UZH-Logo

Water storage in a till catchment. II: Implications of transmissivity feedback for flow paths and turnover times


Bishop, K; Seibert, Jan; Nyberg, L; Rodhe, A (2011). Water storage in a till catchment. II: Implications of transmissivity feedback for flow paths and turnover times. Hydrological Processes, 25(25):3950-3959.

Abstract

This paper explores the flow paths and turnover times within a catchment characterized by the transmissivity feedback mechanism where there is a strong increase in the saturated hydraulic conductivity towards the soil surface and precipitation inputs saturate progressively more superficial layers of the soil profile. The analysis is facilitated by the correlation between catchment water storage and groundwater levels which made it possible to model the daily spatial distribution of water storage, both vertically in different soil horizons and horizontally across a 6,300 m2 till catchment. Soil properties and episodic
precipitation input dynamics, combined with the influence of topographic features, concentrate flow in the horizontal, vertical and temporal dimensions. Within the soil profile, there was a vertical concentration of lateral flow to superficial soil horizons (upper 30 cm of the soil), where much of the annual flow occurred during runoff episodes. Overland flow from a limited portion of the catchment can contribute to peak flows, but is not a necessary condition for runoff episodes. The spatial concentration of flow, and the episodic nature of runoff events, resulted in a strong and spatially structured differentiation of local flow velocities within the catchment. There were large differences in the time spent by the laterally flowing water at different depths, with turnover times of lateral flow across a one m wide soil pedon ranging from under one hour at 10-20 cm depth to a month at 70-80 cm depth. In many regards, the hydrology of this catchment appears typical of the hydrology in till soils which are widespread in Fenno-Scandia.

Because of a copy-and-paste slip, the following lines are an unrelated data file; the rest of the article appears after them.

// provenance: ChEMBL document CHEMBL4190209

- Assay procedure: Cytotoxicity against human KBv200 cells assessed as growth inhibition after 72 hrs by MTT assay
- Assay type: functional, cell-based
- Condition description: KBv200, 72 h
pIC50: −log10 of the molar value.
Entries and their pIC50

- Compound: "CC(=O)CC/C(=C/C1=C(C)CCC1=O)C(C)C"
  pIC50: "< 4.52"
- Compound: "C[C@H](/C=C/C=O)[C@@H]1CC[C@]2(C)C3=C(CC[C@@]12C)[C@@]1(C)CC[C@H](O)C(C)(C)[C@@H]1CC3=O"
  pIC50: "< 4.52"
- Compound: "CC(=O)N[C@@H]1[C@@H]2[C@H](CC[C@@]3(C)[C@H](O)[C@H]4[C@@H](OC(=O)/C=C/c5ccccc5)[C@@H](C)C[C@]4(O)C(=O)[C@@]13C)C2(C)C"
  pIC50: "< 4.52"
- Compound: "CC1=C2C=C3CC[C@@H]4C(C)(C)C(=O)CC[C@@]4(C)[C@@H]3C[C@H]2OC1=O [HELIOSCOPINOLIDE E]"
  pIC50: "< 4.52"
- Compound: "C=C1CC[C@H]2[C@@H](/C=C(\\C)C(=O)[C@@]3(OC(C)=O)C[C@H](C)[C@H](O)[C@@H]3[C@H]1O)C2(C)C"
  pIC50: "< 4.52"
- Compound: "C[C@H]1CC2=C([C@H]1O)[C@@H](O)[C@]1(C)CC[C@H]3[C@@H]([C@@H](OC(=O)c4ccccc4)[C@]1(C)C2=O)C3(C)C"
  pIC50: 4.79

This paper explores the flow paths and turnover times within a catchment characterized by the transmissivity feedback mechanism where there is a strong increase in the saturated hydraulic conductivity towards the soil surface and precipitation inputs saturate progressively more superficial layers of the soil profile. The analysis is facilitated by the correlation between catchment water storage and groundwater levels which made it possible to model the daily spatial distribution of water storage, both vertically in different soil horizons and horizontally across a 6,300 m2 till catchment. Soil properties and episodic
precipitation input dynamics, combined with the influence of topographic features, concentrate flow in the horizontal, vertical and temporal dimensions. Within the soil profile, there was a vertical concentration of lateral flow to superficial soil horizons (upper 30 cm of the soil), where much of the annual flow occurred during runoff episodes. Overland flow from a limited portion of the catchment can contribute to peak flows, but is not a necessary condition for runoff episodes. The spatial concentration of flow, and the episodic nature of runoff events, resulted in a strong and spatially structured differentiation of local flow velocities within the catchment. There were large differences in the time spent by the laterally flowing water at different depths, with turnover times of lateral flow across a one m wide soil pedon ranging from under one hour at 10-20 cm depth to a month at 70-80 cm depth. In many regards, the hydrology of this catchment appears typical of the hydrology in till soils which are widespread in Fenno-Scandia.

Citations

24 citations in Web of Science®
21 citations in Scopus®
Google Scholar™

Altmetrics

Downloads

4 downloads since deposited on 12 Jan 2012
0 downloads since 12 months
Detailed statistics

Additional indexing

Item Type:Journal Article, refereed, original work
Communities & Collections:07 Faculty of Science > Institute of Geography
Dewey Decimal Classification:910 Geography & travel
Language:English
Date:2011
Deposited On:12 Jan 2012 16:02
Last Modified:05 Apr 2016 15:15
Publisher:Wiley-Blackwell
ISSN:0885-6087
Publisher DOI:10.1002/hyp.8355
Related URLs:http://www.zora.uzh.ch/53270/
Permanent URL: http://doi.org/10.5167/uzh-53273

Download

[img]
Content: Accepted Version
Filetype: PDF - Registered users only
Size: 1MB
View at publisher
[img]
Content: Published Version
Filetype: PDF - Registered users only
Size: 308kB

TrendTerms

TrendTerms displays relevant terms of the abstract of this publication and related documents on a map. The terms and their relations were extracted from ZORA using word statistics. Their timelines are taken from ZORA as well. The bubble size of a term is proportional to the number of documents where the term occurs. Red, orange, yellow and green colors are used for terms that occur in the current document; red indicates high interlinkedness of a term with other terms, orange, yellow and green decreasing interlinkedness. Blue is used for terms that have a relation with the terms in this document, but occur in other documents.
You can navigate and zoom the map. Mouse-hovering a term displays its timeline, clicking it yields the associated documents.

Author Collaborations